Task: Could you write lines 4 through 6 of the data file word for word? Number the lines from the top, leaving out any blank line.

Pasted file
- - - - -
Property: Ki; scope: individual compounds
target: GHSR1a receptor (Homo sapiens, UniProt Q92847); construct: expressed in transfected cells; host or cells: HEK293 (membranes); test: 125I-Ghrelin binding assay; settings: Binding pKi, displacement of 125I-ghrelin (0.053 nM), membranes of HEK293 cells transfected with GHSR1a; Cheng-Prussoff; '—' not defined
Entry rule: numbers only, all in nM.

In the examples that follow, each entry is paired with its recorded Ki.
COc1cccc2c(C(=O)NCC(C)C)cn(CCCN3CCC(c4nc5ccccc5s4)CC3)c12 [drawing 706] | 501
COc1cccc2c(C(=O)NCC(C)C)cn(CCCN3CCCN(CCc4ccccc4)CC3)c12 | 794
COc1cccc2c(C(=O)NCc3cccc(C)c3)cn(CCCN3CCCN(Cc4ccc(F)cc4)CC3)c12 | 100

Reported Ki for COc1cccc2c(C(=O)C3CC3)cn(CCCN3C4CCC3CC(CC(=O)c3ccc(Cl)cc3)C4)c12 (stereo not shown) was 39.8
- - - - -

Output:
In the examples that follow, each entry is paired with its recorded Ki.
COc1cccc2c(C(=O)NCC(C)C)cn(CCCN3CCC(c4nc5ccccc5s4)CC3)c12 [drawing 706] | 501
COc1cccc2c(C(=O)NCC(C)C)cn(CCCN3CCCN(CCc4ccccc4)CC3)c12 | 794